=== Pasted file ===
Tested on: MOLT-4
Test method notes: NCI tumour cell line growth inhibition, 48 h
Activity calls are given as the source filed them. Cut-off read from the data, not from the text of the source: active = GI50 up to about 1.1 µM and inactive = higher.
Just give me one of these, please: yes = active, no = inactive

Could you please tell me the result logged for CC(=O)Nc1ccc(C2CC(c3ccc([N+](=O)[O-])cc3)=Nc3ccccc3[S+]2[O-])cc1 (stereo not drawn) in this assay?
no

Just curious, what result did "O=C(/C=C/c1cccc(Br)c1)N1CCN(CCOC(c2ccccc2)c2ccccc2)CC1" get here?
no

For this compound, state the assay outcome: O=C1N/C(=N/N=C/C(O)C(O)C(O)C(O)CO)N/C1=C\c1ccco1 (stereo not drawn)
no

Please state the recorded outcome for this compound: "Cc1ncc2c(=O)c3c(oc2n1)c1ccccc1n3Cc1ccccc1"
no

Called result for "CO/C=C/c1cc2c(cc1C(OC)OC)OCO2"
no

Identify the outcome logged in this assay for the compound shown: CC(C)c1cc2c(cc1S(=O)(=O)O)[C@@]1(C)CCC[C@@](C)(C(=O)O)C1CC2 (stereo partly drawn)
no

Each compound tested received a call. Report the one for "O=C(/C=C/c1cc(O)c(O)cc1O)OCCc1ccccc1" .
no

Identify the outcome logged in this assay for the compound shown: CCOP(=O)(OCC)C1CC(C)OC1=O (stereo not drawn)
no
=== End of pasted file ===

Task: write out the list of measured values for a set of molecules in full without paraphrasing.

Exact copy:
Tested on: MOLT-4
Test method notes: NCI tumour cell line growth inhibition, 48 h
Activity calls are given as the source filed them. Cut-off read from the data, not from the text of the source: active = GI50 up to about 1.1 µM and inactive = higher.
Just give me one of these, please: yes = active, no = inactive

Could you please tell me the result logged for CC(=O)Nc1ccc(C2CC(c3ccc([N+](=O)[O-])cc3)=Nc3ccccc3[S+]2[O-])cc1 (stereo not drawn) in this assay?
no

Just curious, what result did "O=C(/C=C/c1cccc(Br)c1)N1CCN(CCOC(c2ccccc2)c2ccccc2)CC1" get here?
no

For this compound, state the assay outcome: O=C1N/C(=N/N=C/C(O)C(O)C(O)C(O)CO)N/C1=C\c1ccco1 (stereo not drawn)
no

Please state the recorded outcome for this compound: "Cc1ncc2c(=O)c3c(oc2n1)c1ccccc1n3Cc1ccccc1"
no

Called result for "CO/C=C/c1cc2c(cc1C(OC)OC)OCO2"
no

Identify the outcome logged in this assay for the compound shown: CC(C)c1cc2c(cc1S(=O)(=O)O)[C@@]1(C)CCC[C@@](C)(C(=O)O)C1CC2 (stereo partly drawn)
no

Each compound tested received a call. Report the one for "O=C(/C=C/c1cc(O)c(O)cc1O)OCCc1ccccc1" .
no

Identify the outcome logged in this assay for the compound shown: CCOP(=O)(OCC)C1CC(C)OC1=O (stereo not drawn)
no